*Most importantly, unlike the TSVM, the USVM optimization is convex. So adding in bad data may will not cause convergence problems as in the TSVM and thus degrade the model. At least we hope**.*

Also, as with the TSVM, we suspect the USVM will only work for small ; once grows above say 100 documents, we may not see much improvement.

### The UniverSVM Algorithm

The SVM approach, inspired by SLT, implements a data dependent, but distribution independent, regularizer that lets us select the best model from a class of equivalent hypotheses . What other methods select the optimal equivalence class ?

#### the Principe of Maximum Power

A model consists of an equivalence class of hyperplanes, say . They all have the same accuracy on the labeled data .

Suppose we know a prior distribution on the set of all possible hyperplanes. Then we can define the power p* of the optimal model as

We rarely can define mathematically..but we can approximate it.

Let us sample by selecting unlabeled example documents; *we call this set the Universum ().*

We call the practical method the UniverSVM. The key insight of the UniverSVM is that while we can not compute this integral, we can estimate it by measuring the number of contradictions the class of hyperplanes generates on points in *. *

##### The Principle of Maximum Contradictions:

We need a way to select the equivalence class with the maximum number of contradictions on . As usual, we create a regularizer.

We augment the standard SVM optimization problem with a Universum regularizer

where H is the standard SVM Hinge Loss.

The regularizer can also be defined through a symmetric Hinge loss, making the problem convex. The UniverSVM code also contains a non-convex variant using a ramp-loss approach. We leave the details to the academic papers.

#### Laplacian SVMs and the The Maximum Volume Principle

About the same time Vapnik introduced the UniverSVM, Nyogi (at the University of Chicago) introduced both the TSVM SvmLin code, as well as a new approach to Semi-Supervised learning, the Laplacian SVM (or LapSVM).

The TSVM maximizes the margin for the labelled and unlabeled data. The USVM maximizes the contradictions on the unlabeled (UniverSVM) set. In fact, both approximate a more general form of capacity–the maximum volume between the convex hulls of the data sets. And this can be approximation using Laplacian regularization! Let’s see how this all ties together.

The LapSVM optimization is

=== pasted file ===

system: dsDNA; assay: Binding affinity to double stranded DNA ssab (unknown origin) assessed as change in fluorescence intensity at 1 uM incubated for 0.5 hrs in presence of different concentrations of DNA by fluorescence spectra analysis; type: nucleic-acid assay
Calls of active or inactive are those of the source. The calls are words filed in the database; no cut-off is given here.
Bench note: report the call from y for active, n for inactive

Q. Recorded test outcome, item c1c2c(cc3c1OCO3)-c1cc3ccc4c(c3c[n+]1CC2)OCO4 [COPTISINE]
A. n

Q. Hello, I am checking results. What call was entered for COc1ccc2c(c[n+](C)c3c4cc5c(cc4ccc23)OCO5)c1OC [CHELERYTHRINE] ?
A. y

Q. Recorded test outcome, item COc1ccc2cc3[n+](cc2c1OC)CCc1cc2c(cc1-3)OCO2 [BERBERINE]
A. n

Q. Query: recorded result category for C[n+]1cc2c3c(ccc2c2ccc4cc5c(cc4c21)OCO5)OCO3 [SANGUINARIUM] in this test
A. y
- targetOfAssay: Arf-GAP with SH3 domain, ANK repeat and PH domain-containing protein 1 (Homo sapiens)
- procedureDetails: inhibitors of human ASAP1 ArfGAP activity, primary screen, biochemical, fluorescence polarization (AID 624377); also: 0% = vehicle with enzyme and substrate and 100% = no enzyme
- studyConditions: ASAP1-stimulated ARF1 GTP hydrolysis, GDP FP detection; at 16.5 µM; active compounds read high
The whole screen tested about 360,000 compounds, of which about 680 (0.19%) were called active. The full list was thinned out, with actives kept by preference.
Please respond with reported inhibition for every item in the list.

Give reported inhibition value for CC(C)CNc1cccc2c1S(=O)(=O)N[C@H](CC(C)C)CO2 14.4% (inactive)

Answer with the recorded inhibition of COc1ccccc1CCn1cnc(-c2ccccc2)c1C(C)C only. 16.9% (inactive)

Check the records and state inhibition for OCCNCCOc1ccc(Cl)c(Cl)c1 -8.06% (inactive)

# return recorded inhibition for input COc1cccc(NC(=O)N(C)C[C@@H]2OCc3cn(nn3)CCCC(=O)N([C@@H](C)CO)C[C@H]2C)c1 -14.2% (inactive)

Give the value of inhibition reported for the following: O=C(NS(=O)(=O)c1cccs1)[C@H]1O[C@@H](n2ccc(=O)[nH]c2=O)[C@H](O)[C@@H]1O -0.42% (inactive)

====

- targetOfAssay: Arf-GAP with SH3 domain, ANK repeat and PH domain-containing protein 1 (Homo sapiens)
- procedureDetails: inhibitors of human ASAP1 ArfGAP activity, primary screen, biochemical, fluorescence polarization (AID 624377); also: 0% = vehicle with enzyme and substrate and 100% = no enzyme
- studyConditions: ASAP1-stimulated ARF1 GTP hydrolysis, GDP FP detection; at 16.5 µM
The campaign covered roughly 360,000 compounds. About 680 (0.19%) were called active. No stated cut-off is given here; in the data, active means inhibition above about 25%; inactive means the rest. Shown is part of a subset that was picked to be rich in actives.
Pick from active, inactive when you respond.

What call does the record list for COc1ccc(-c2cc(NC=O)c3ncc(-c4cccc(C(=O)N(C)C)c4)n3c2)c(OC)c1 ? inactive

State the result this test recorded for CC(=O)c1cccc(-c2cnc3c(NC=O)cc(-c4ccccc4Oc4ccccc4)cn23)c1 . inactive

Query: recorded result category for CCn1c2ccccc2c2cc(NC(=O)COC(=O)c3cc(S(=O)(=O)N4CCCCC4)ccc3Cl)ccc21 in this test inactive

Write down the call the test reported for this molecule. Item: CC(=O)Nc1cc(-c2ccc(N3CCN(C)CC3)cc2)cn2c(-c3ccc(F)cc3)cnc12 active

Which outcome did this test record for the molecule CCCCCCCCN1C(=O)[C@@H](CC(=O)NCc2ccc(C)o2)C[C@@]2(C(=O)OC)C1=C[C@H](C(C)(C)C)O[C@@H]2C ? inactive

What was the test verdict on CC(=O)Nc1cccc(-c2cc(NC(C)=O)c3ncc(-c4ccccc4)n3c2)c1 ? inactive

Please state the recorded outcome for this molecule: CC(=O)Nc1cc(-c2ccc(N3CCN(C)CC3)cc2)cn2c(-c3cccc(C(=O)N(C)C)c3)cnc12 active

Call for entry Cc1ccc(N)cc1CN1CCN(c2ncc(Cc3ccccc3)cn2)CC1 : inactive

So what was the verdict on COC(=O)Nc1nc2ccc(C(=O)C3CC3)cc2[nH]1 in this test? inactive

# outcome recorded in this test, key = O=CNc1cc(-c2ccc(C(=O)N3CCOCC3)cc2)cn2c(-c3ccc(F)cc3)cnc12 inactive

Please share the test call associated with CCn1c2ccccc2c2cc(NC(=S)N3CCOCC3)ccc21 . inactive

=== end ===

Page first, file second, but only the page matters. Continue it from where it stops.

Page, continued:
We see it is very similar to the USVM, but with a different regularizer –norm of the Graph Laplacian . There are several to choose from but LapSVM uses the one corresponding to the Laplace-Beltrami operator on the data manifold.

The LapSVM has recently been applied to text classification, although we dont have a C or python version of the code to test like with do with SvmLin and the UniverSVM.

LapSVMs and related Manifold Learning approaches have motivated some very recent advances in Semi-Supervised Deep Learning methods, such as the Manifold Tangent Classifier. This classifier learns the underlying manifold using contractive auto-encoder, rather than using a simple Laplacian–and this seems to work very well for images.

(We note that the popular SciKit Learn package includes Manifold Learning, but these are only the Unsupervised variants.)

We can relate the LapSVM approach to the VC-SLT, through the Principle of Maximum Volume:

**the Norm of the Graph Laplacian is ****measure of the VC Entropy**

Let us again assume we have to select the best equivalence class on our labeled data from a set of hyperplanes . Lacking a specific prior , we can assume a uniform distribution .

We then simply need to approximate the volume

We need a way to compute V, so we assume there exists an operator such that

To this end, Vapnik et. al. introduce “*a family of transductive algorithms which implement the maximum volume principle*“, called Approximate Volume Regularization (AVR) algorithms(s). They take the form

For many problems, can just be the Graph Laplacian

,

the specific form specified by the specific AVR.

If we write the general form of as

W can be defined using the Gaussian Similarity

which has a single adjustable width parameter .

A more robust Laplacian uses the Local-Scaling Similarity

which has N adjustable parameters .

**the Maximum Volume Principle**** may be a better measure of VC capacity**

This Principle of Maximum Volume has been applied in a number of ways, such as in recent papers on Maximum Volume Clustering and , and this one for Outlier Detection.

Most importantly, a very recent paper proposes a MultiClass Approximate volume Regularization Algorithm (MAVR).

We have also connected to seemingly different approaches to machine learning–traditional VC theory and operator theoretic manifold learning. In a future post, we will look at some practical examples and compares how well the available open source TSVM and USVM codes on text data.